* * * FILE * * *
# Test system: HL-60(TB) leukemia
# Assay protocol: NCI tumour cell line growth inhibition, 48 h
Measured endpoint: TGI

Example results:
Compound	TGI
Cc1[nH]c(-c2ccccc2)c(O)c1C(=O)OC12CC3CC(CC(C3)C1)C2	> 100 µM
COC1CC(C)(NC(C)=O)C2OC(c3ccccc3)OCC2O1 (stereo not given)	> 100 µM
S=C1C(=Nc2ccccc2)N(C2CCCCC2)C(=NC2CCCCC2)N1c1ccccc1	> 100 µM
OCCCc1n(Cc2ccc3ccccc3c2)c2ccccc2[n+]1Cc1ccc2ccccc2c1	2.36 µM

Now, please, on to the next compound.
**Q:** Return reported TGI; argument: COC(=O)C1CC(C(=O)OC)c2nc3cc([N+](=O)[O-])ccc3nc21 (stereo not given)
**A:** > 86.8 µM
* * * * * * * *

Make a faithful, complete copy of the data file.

# Test system: HL-60(TB) leukemia
# Assay protocol: NCI tumour cell line growth inhibition, 48 h
Measured endpoint: TGI

Example results:
Compound	TGI
Cc1[nH]c(-c2ccccc2)c(O)c1C(=O)OC12CC3CC(CC(C3)C1)C2	> 100 µM
COC1CC(C)(NC(C)=O)C2OC(c3ccccc3)OCC2O1 (stereo not given)	> 100 µM
S=C1C(=Nc2ccccc2)N(C2CCCCC2)C(=NC2CCCCC2)N1c1ccccc1	> 100 µM
OCCCc1n(Cc2ccc3ccccc3c2)c2ccccc2[n+]1Cc1ccc2ccccc2c1	2.36 µM

Now, please, on to the next compound.
**Q:** Return reported TGI; argument: COC(=O)C1CC(C(=O)OC)c2nc3cc([N+](=O)[O-])ccc3nc21 (stereo not given)
**A:** > 86.8 µM